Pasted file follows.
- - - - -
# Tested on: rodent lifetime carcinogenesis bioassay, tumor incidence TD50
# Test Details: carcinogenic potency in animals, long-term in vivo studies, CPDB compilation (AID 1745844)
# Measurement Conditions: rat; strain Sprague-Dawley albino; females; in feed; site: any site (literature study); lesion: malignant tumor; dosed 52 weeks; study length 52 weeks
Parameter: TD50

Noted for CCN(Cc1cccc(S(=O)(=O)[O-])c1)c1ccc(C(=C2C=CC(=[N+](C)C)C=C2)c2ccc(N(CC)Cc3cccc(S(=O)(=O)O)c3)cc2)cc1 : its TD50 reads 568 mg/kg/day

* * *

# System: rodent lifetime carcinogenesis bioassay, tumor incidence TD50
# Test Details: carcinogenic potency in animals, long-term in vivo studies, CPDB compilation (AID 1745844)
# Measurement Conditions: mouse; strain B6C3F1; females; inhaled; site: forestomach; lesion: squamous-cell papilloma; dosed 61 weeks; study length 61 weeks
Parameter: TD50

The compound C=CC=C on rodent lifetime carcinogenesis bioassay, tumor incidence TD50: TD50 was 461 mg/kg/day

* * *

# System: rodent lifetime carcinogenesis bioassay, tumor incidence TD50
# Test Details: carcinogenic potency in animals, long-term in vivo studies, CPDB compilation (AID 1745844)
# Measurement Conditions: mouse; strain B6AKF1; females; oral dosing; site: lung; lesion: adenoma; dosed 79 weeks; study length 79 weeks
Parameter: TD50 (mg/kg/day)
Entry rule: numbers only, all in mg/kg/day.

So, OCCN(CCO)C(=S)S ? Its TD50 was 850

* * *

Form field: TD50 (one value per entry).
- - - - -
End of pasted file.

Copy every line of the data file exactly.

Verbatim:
# Tested on: rodent lifetime carcinogenesis bioassay, tumor incidence TD50
# Test Details: carcinogenic potency in animals, long-term in vivo studies, CPDB compilation (AID 1745844)
# Measurement Conditions: rat; strain Sprague-Dawley albino; females; in feed; site: any site (literature study); lesion: malignant tumor; dosed 52 weeks; study length 52 weeks
Parameter: TD50

Noted for CCN(Cc1cccc(S(=O)(=O)[O-])c1)c1ccc(C(=C2C=CC(=[N+](C)C)C=C2)c2ccc(N(CC)Cc3cccc(S(=O)(=O)O)c3)cc2)cc1 : its TD50 reads 568 mg/kg/day

* * *

# System: rodent lifetime carcinogenesis bioassay, tumor incidence TD50
# Test Details: carcinogenic potency in animals, long-term in vivo studies, CPDB compilation (AID 1745844)
# Measurement Conditions: mouse; strain B6C3F1; females; inhaled; site: forestomach; lesion: squamous-cell papilloma; dosed 61 weeks; study length 61 weeks
Parameter: TD50

The compound C=CC=C on rodent lifetime carcinogenesis bioassay, tumor incidence TD50: TD50 was 461 mg/kg/day

* * *

# System: rodent lifetime carcinogenesis bioassay, tumor incidence TD50
# Test Details: carcinogenic potency in animals, long-term in vivo studies, CPDB compilation (AID 1745844)
# Measurement Conditions: mouse; strain B6AKF1; females; oral dosing; site: lung; lesion: adenoma; dosed 79 weeks; study length 79 weeks
Parameter: TD50 (mg/kg/day)
Entry rule: numbers only, all in mg/kg/day.

So, OCCN(CCO)C(=S)S ? Its TD50 was 850

* * *

Form field: TD50 (one value per entry).